The Federal Capital Territory also known as FCT was created upon the promulgation of decree number 6 of 1976. It came into existence due to a need to find a replacement for the capital city of Lagos which had become congested and had little space for expansion. The area chosen as the new capital was principally Gwariland with high concentrations of Muslims and Christians and high degree of neutrality from the dominant ethnic groups.

Decree 6 of 1976, gave the federal government rights over land within the territory. The population density prior to the takeover by the government was sparse with a population of 120,000 residents living in 840 villages and mostly of Gwari heritage. Inhabitants were relocated nearby towns like Suleja on the outskirts of the territory.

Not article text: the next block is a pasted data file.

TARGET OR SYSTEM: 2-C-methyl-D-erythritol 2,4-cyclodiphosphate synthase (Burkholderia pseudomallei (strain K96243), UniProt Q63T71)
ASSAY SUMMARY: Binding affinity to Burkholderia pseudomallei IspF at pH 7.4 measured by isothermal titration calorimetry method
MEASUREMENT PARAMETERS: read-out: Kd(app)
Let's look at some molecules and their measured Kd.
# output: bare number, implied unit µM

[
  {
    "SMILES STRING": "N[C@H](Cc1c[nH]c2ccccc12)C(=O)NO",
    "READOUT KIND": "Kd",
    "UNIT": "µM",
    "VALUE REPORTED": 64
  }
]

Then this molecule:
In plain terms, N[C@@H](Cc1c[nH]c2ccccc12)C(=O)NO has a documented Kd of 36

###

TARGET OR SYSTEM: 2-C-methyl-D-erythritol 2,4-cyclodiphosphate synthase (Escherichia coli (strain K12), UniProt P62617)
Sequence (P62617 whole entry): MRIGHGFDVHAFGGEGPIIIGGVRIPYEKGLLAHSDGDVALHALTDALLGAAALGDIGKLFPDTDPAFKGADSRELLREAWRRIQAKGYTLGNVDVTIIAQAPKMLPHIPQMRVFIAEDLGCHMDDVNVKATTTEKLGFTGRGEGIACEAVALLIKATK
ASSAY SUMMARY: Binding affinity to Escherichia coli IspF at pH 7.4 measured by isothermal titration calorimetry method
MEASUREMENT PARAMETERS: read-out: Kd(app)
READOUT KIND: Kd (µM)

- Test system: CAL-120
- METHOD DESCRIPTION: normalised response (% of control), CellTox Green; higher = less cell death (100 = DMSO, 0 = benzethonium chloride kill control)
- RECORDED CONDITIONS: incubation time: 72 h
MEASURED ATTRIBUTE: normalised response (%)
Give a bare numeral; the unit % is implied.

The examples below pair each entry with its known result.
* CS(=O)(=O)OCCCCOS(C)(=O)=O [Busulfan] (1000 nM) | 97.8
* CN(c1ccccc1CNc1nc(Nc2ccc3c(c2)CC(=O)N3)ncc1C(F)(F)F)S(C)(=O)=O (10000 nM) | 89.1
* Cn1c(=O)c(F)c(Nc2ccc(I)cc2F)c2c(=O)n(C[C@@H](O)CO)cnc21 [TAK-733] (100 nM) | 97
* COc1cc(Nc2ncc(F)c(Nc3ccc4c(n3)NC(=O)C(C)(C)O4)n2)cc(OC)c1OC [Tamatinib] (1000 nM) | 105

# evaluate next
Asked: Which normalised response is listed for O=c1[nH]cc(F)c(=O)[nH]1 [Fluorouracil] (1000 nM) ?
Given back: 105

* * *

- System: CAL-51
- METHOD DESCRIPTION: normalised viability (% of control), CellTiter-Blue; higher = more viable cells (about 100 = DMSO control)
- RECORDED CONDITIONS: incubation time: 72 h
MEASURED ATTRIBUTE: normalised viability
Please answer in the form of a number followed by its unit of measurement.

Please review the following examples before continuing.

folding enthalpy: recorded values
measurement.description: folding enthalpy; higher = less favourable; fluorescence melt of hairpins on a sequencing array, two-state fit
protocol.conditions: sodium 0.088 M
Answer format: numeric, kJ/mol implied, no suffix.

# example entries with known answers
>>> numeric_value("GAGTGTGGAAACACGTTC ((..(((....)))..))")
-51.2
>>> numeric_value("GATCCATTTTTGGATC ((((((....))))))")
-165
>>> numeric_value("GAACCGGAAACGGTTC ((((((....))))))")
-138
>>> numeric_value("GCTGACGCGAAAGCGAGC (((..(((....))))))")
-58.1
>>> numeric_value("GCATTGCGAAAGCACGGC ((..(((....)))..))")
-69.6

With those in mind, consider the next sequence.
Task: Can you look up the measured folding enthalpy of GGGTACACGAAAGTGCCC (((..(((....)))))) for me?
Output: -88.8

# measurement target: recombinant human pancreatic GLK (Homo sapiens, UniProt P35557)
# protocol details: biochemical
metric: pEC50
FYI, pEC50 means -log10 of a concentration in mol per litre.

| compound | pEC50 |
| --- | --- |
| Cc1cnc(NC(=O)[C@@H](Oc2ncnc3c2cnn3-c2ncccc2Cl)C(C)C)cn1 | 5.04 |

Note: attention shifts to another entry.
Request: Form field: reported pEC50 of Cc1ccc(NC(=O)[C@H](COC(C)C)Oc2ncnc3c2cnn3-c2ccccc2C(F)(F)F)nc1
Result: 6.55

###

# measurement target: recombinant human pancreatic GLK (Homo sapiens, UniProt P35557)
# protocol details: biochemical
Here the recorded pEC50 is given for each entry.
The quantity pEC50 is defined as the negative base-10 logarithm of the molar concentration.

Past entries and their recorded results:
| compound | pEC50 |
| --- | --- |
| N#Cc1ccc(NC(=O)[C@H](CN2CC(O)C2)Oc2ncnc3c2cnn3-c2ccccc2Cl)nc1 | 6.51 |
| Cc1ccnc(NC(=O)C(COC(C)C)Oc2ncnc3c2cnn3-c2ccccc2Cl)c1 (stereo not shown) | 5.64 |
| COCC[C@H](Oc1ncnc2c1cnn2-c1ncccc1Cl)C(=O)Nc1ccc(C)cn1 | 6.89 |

“Abuja” was in the earlier 20th century the name of the nearby town now called Suleja.

The indigenous inhabitants of Abuja are the Gbagyi (Gwari), with the Gbagyi language formerly the major of the region language, and others in the area being Bassa, Gwandara, Gade, Dibo, and Koro. In light of the ethnic and religious divisions of Nigeria, plans had been devised since Nigeria’s independence to have its capital in a place deemed neutral to all major ethnic parties, and also in close proximity to all the regions of Nigeria. The location was eventually designated in the centre of the country in the early 1970s as it signified neutrality and national unity. Another impetus for Abuja came because of Lagos’ population boom that made that city overcrowded and conditions squalid. As Lagos was already undergoing rapid economic development, the Nigerian regime felt the need to expand the economy towards the inner part of the country, and hence decided to move its capital to Abuja. The logic used was similar to the way Brazil planned its capital, Brasília. The decision to move to Abuja was made by General Murtala Mohammed in 1976. Construction started in the late 1970s but, due to economic and political instability, the initial stages of the city were not complete until the late 1980s.